“So we think nicotine is adversely affecting the cilia, which means you’re less likely to clear bacteria,” says McGrath-Morrow. “This is consistent with the overall idea that high nicotine levels adversely affect immune responses in the lung and may have an actual acute effect on inflammation.”
E-cigarette effects on brain development is yet another area of McGrath-Morrow’s research interests. Recognizing that studies have shown that children of mothers who smoked traditional cigarettes during pregnancy were at higher risk of attention deficit disorder, she exposed pregnant mice during their last stage of gestation to nicotine, propylene glycol or room air. The finding? Only the mice exposed to nicotine had outcomes associated with risk-taking behaviors as adults (PLOS One. 2015 Sept. 15; 10(9)).
“They were much more active, unable to concentrate, much more willing to go to the edge and less interested in protecting themselves from harm,” says McGrath-Morrow. “It was a proof of concept that early nicotine exposure through e-cigarettes could have an adverse effect on behavior in later life.”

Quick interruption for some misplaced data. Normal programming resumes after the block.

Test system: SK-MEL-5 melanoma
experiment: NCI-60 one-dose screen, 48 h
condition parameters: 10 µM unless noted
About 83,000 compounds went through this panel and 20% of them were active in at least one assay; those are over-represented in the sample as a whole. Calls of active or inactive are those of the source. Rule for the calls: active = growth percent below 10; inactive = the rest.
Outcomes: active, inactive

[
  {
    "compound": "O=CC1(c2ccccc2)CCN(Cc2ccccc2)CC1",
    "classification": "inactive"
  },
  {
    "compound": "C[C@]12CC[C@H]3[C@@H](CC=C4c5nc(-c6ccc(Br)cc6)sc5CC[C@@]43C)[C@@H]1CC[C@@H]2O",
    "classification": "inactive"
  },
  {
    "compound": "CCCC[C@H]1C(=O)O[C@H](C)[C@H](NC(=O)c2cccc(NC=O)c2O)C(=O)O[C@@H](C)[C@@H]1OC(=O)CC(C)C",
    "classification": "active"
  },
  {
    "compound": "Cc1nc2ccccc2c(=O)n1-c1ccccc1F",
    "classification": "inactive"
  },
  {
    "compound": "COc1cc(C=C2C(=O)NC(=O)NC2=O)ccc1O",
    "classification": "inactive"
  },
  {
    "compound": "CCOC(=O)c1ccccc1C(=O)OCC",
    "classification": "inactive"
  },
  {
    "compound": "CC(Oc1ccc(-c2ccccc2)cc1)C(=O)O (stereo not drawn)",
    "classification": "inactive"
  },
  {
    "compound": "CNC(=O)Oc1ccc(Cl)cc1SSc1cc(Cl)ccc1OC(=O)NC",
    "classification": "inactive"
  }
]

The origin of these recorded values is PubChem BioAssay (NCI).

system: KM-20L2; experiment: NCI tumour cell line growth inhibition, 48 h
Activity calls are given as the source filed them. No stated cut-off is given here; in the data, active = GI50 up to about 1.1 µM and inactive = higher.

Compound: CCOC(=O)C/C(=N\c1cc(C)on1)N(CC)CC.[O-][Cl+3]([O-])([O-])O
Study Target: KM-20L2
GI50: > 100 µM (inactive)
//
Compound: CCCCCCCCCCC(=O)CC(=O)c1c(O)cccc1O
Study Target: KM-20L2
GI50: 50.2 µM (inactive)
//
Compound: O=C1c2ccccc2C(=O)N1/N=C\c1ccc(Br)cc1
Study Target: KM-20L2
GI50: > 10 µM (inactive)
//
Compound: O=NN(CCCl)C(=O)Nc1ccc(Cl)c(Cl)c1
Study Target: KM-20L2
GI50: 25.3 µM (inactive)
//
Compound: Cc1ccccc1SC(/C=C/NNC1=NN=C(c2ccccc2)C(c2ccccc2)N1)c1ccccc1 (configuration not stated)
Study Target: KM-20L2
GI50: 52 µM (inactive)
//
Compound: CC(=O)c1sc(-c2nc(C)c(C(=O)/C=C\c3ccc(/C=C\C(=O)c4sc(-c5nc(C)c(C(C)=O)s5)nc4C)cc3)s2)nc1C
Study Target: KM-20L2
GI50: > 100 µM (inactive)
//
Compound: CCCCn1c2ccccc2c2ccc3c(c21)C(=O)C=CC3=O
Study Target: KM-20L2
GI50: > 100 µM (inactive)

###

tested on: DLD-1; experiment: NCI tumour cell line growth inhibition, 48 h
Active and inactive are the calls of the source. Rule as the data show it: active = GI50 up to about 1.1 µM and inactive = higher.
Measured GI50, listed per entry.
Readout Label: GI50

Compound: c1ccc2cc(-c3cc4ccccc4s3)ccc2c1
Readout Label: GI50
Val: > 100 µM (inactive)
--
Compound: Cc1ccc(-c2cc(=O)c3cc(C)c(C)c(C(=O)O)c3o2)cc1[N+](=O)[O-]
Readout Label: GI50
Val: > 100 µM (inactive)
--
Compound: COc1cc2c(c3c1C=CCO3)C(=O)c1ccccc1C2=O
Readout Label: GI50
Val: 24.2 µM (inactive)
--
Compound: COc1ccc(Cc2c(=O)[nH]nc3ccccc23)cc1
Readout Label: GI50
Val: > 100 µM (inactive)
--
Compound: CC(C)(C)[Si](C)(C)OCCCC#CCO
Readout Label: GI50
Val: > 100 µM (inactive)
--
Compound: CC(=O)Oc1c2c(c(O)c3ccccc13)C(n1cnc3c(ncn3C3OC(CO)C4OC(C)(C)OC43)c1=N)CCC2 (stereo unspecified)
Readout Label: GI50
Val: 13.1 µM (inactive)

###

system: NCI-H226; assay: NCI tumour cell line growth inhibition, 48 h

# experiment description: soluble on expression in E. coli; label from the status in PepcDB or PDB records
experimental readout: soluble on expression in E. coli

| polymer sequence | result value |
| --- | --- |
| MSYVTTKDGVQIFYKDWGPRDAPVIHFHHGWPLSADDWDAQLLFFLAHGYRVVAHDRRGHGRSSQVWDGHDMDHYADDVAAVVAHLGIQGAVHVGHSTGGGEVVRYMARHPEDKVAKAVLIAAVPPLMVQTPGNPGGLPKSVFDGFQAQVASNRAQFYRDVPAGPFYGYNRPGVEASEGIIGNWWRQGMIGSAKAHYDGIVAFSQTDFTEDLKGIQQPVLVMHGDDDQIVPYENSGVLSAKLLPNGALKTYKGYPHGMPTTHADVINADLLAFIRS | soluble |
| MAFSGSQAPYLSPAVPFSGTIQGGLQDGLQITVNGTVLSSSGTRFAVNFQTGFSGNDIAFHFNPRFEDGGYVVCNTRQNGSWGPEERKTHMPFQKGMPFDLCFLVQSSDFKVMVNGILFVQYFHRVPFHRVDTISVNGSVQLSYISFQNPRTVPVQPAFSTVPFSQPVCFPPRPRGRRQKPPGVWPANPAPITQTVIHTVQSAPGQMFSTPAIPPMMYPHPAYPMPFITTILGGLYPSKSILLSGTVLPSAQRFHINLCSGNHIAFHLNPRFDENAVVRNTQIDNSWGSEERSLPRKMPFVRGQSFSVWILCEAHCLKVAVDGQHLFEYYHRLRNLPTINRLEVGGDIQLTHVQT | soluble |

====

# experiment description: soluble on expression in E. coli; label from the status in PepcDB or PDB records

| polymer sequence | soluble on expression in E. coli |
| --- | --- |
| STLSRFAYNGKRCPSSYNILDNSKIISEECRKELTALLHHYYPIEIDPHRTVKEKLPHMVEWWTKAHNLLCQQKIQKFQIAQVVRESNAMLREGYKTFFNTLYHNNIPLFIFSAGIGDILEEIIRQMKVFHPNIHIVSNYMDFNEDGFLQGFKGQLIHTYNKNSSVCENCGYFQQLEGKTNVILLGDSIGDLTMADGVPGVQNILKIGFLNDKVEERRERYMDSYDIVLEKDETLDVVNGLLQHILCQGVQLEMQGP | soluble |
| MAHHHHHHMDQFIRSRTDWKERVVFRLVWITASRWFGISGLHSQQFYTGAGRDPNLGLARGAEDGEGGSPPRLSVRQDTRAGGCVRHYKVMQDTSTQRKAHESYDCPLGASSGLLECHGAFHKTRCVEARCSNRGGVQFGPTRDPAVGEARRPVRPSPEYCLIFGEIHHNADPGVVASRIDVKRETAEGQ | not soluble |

Recognizing that the needs related to clarifying the risks of vaping were twofold — conducting research to determine its ill effects and raising awareness of those ill effects — McGrath-Morrow found pediatric pulmonologist colleague Christy Sadreameli, a volunteer media spokesperson for the American Lung Association, an ideal partner. Between treating young patients with respiratory disease at the Children’s Center, Sadreameli finds herself in front of the camera sharing the findings of McGrath-Morrow’s early research on television programs such as Good Morning America, on National Public Radio, and in various mainstream magazines and newspapers. The message?